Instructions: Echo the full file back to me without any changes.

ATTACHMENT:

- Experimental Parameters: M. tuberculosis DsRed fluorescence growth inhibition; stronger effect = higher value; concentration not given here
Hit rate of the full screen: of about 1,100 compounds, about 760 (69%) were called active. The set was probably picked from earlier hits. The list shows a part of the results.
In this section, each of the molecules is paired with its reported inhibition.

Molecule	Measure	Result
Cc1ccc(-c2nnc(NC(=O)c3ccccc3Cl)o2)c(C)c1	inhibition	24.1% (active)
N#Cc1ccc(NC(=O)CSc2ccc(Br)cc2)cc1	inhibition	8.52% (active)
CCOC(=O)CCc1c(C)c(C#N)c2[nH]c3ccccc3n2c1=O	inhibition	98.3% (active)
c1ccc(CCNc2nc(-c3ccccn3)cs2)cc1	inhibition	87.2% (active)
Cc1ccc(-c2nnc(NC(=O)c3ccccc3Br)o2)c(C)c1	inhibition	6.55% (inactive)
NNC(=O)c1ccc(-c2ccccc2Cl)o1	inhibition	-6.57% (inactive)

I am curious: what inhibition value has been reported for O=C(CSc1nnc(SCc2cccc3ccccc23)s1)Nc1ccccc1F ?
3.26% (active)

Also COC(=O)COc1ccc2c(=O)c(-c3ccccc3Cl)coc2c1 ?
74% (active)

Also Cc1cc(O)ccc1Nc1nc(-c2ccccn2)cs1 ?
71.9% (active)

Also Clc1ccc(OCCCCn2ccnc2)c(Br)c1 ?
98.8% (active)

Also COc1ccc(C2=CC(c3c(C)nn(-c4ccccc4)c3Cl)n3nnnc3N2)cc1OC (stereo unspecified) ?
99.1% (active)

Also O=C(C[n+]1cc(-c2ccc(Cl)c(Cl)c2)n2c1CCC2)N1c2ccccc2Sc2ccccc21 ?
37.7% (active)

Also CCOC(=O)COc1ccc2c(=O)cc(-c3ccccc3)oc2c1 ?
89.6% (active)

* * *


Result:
- Experimental Parameters: M. tuberculosis DsRed fluorescence growth inhibition; stronger effect = higher value; concentration not given here
Hit rate of the full screen: of about 1,100 compounds, about 760 (69%) were called active. The set was probably picked from earlier hits. The list shows a part of the results.
In this section, each of the molecules is paired with its reported inhibition.

Molecule	Measure	Result
Cc1ccc(-c2nnc(NC(=O)c3ccccc3Cl)o2)c(C)c1	inhibition	24.1% (active)
N#Cc1ccc(NC(=O)CSc2ccc(Br)cc2)cc1	inhibition	8.52% (active)
CCOC(=O)CCc1c(C)c(C#N)c2[nH]c3ccccc3n2c1=O	inhibition	98.3% (active)
c1ccc(CCNc2nc(-c3ccccn3)cs2)cc1	inhibition	87.2% (active)
Cc1ccc(-c2nnc(NC(=O)c3ccccc3Br)o2)c(C)c1	inhibition	6.55% (inactive)
NNC(=O)c1ccc(-c2ccccc2Cl)o1	inhibition	-6.57% (inactive)

I am curious: what inhibition value has been reported for O=C(CSc1nnc(SCc2cccc3ccccc23)s1)Nc1ccccc1F ?
3.26% (active)

Also COC(=O)COc1ccc2c(=O)c(-c3ccccc3Cl)coc2c1 ?
74% (active)

Also Cc1cc(O)ccc1Nc1nc(-c2ccccn2)cs1 ?
71.9% (active)

Also Clc1ccc(OCCCCn2ccnc2)c(Br)c1 ?
98.8% (active)

Also COc1ccc(C2=CC(c3c(C)nn(-c4ccccc4)c3Cl)n3nnnc3N2)cc1OC (stereo unspecified) ?
99.1% (active)

Also O=C(C[n+]1cc(-c2ccc(Cl)c(Cl)c2)n2c1CCC2)N1c2ccccc2Sc2ccccc21 ?
37.7% (active)

Also CCOC(=O)COc1ccc2c(=O)cc(-c3ccccc3)oc2c1 ?
89.6% (active)

* * *